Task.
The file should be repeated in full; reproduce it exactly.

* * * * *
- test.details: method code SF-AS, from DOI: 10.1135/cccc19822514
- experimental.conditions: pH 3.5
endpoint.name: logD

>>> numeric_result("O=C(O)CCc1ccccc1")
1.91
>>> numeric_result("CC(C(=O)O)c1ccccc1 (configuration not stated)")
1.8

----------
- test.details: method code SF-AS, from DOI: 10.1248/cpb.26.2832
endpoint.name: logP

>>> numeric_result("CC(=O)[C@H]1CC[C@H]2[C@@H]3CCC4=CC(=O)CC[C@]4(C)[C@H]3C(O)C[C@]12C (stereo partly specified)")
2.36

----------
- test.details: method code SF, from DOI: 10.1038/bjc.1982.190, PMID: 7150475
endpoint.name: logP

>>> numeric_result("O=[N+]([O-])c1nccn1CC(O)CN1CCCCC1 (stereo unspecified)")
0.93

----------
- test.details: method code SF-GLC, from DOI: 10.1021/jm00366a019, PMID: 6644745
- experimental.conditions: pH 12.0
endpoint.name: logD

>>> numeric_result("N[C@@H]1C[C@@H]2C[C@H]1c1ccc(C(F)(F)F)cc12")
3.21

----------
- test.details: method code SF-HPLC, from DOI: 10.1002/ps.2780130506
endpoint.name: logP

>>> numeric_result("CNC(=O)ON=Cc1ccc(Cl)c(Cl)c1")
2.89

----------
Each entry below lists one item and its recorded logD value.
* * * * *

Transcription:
- test.details: method code SF-AS, from DOI: 10.1135/cccc19822514
- experimental.conditions: pH 3.5
endpoint.name: logD

>>> numeric_result("O=C(O)CCc1ccccc1")
1.91
>>> numeric_result("CC(C(=O)O)c1ccccc1 (configuration not stated)")
1.8

----------
- test.details: method code SF-AS, from DOI: 10.1248/cpb.26.2832
endpoint.name: logP

>>> numeric_result("CC(=O)[C@H]1CC[C@H]2[C@@H]3CCC4=CC(=O)CC[C@]4(C)[C@H]3C(O)C[C@]12C (stereo partly specified)")
2.36

----------
- test.details: method code SF, from DOI: 10.1038/bjc.1982.190, PMID: 7150475
endpoint.name: logP

>>> numeric_result("O=[N+]([O-])c1nccn1CC(O)CN1CCCCC1 (stereo unspecified)")
0.93

----------
- test.details: method code SF-GLC, from DOI: 10.1021/jm00366a019, PMID: 6644745
- experimental.conditions: pH 12.0
endpoint.name: logD

>>> numeric_result("N[C@@H]1C[C@@H]2C[C@H]1c1ccc(C(F)(F)F)cc12")
3.21

----------
- test.details: method code SF-HPLC, from DOI: 10.1002/ps.2780130506
endpoint.name: logP

>>> numeric_result("CNC(=O)ON=Cc1ccc(Cl)c(Cl)c1")
2.89

----------
Each entry below lists one item and its recorded logD value.